“Submarines,” said Jacques after a moment’s thought.
THE HANDICAP OF SEX
I found myself in the same drawing-room with Anne the other day, so I offered her one of my favourite sandwiches. (I hadn’t seen her for some time, and there were plenty in the plate.)
“If you are coming to talk to me,” she said, “I think I had better warn you that I am a Bolshevist.”
“Then you won’t want a sandwich,” I said gladly, and I withdrew the plate.
“I suppose,” said Anne, “that what I really want is a vote.”
“Haven’t you got one? Sorry; I mean, of course you haven’t got one.”
“But it isn’t only that. I want to see the whole position of women altered. I want to see—”
I looked round for her mother.
“Tell me,” I said gently; “when did this come over you?”
“In the last few weeks,” said Anne. “And I don’t wonder.”
I settled down with the sandwiches to listen.
Anne first noted symptoms of it at a luncheon-party at the beginning of the month. She had asked the young man on her right if she could have some of his salt, and as he passed it to her he covered up any embarrassment she might be feeling by saying genially, “Well, and how long is this coal strike going to last?”
“I don’t know,” said Anne truthfully.
“I suppose you’re ready for the Revolution? The billiard-room and all the spare bedrooms well stocked?”
Anne saw that this was meant humorously, and she laughed.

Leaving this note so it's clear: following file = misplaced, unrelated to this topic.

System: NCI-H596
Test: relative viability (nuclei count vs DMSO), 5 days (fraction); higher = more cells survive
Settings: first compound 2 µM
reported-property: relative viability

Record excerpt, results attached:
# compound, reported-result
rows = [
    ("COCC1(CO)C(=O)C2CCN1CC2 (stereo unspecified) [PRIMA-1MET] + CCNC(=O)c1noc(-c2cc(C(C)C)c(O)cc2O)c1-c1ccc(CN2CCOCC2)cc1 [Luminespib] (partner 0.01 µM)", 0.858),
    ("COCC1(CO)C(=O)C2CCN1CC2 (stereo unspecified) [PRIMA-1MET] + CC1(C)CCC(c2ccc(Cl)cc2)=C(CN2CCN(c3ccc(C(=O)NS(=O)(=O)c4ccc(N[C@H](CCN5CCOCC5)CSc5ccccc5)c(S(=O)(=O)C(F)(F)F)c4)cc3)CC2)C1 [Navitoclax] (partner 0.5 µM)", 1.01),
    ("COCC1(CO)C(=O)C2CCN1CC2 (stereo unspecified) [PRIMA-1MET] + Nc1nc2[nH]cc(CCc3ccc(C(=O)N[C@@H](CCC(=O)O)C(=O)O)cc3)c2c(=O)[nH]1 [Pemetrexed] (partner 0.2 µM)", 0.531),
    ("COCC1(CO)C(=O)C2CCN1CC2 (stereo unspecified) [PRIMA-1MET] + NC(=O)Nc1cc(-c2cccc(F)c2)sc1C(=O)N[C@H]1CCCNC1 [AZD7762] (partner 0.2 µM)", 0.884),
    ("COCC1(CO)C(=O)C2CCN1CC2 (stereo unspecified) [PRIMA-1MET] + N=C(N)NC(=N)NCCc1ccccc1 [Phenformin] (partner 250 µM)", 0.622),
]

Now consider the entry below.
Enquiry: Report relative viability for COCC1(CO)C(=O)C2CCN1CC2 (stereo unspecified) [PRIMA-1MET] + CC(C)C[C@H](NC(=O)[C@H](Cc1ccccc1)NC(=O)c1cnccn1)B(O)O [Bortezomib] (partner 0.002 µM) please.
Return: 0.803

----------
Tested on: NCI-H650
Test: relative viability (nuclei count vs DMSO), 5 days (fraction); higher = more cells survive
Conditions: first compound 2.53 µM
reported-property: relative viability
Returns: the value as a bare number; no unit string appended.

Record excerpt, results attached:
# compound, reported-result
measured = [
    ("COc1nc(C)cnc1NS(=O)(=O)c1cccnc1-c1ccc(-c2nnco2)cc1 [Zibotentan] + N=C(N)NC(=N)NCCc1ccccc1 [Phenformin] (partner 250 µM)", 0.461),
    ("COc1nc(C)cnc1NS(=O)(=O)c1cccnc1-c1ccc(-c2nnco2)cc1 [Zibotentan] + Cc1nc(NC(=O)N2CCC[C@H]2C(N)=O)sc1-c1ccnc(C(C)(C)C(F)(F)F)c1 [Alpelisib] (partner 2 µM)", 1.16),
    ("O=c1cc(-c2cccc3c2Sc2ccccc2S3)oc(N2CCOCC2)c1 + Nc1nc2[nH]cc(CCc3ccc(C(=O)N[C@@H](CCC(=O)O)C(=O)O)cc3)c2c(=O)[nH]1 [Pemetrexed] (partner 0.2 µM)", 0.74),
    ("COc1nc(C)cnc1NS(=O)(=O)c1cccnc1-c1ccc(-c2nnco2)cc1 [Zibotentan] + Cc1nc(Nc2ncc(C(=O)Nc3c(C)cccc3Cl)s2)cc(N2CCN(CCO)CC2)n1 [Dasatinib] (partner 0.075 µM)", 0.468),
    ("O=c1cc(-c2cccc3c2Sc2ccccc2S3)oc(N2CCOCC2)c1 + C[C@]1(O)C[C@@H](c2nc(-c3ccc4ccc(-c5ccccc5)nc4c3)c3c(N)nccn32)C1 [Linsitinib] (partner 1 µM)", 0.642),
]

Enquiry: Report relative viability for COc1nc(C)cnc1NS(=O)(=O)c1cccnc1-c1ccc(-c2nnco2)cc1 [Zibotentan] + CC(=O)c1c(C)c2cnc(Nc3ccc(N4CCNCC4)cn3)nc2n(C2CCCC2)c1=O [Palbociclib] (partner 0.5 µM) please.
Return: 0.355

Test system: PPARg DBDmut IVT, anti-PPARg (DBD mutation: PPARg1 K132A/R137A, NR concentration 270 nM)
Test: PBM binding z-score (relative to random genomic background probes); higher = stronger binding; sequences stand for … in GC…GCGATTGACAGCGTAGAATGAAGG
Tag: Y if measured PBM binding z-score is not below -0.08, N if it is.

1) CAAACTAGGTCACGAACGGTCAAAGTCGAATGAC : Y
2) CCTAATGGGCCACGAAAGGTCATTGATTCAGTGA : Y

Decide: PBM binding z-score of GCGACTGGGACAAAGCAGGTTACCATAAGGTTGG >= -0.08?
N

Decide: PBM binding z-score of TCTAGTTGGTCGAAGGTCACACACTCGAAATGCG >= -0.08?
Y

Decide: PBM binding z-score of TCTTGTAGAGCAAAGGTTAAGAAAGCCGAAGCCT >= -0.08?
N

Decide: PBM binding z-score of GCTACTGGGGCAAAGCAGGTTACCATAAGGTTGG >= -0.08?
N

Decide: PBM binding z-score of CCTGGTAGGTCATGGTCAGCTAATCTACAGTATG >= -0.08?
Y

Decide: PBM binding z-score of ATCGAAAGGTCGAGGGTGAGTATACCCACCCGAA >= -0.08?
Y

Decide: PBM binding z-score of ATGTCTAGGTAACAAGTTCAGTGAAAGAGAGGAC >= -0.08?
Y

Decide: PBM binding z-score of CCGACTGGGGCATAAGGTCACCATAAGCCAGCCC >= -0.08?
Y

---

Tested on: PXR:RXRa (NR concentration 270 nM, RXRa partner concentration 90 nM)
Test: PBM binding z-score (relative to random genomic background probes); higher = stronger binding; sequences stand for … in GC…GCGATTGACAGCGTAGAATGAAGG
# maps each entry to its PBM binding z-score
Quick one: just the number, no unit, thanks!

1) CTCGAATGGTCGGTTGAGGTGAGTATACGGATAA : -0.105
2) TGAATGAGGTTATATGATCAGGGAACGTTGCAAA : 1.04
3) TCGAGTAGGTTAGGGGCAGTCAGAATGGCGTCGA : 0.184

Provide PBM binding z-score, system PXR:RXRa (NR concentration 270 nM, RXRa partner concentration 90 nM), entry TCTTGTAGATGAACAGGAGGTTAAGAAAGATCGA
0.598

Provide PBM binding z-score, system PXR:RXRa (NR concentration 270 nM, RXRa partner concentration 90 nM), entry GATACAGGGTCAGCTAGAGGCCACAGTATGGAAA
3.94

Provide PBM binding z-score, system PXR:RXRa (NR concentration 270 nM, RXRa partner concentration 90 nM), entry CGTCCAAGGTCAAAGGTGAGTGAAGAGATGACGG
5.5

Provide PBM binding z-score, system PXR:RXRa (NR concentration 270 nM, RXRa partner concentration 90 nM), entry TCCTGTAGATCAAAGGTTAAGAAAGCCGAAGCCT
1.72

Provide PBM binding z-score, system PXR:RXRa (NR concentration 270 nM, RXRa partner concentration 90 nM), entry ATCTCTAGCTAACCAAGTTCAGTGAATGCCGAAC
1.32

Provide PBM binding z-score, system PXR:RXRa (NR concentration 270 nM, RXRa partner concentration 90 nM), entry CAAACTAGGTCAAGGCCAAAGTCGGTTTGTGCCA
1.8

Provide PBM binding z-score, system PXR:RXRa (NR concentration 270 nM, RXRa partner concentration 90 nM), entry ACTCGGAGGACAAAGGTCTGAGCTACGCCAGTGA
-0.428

“I expect we shall be all right,” she said.
“You’ll have to give a coal-party, and invite all your friends. ’Fire, 9—12.’”
“What a lovely idea!” said Anne, smiling from sheer habit. “Mind you come.” She got her face straight again with a jerk and turned to the solemn old gentleman on her other side.
He was ready for her.
“This is a terrible disaster for the country, this coal strike,” he said.
“Isn’t it?” said Anne; and feeling that that was inadequate, added, “Terrible!”
“I don’t know what’s happening to the country.”
Anne crumbled her bread, and having reviewed a succession of possible replies, each more fatuous than the last, decided to remain silent.
“Everything will be at a standstill directly,” her companion went on. “Already trade is leaving the country. America—”
“I suppose so,” said Anne gloomily.
“Once stop the supplies of coal, you see, and you drain the life-blood of the country.”
“Of course,” said Anne, and looked very serious.
After lunch an extremely brisk little man took her in hand.
“Have you been studying this coal strike question at all?” he began.
“I read the papers,” said Anne.
“Ah, but you don’t get it there. They don’t tell you—they don’t tell you. Now I know a man who is actually in it, and he says—and he knows this for a fact—that from the moment when the first man downed tools—from the very moment when he downed tools...”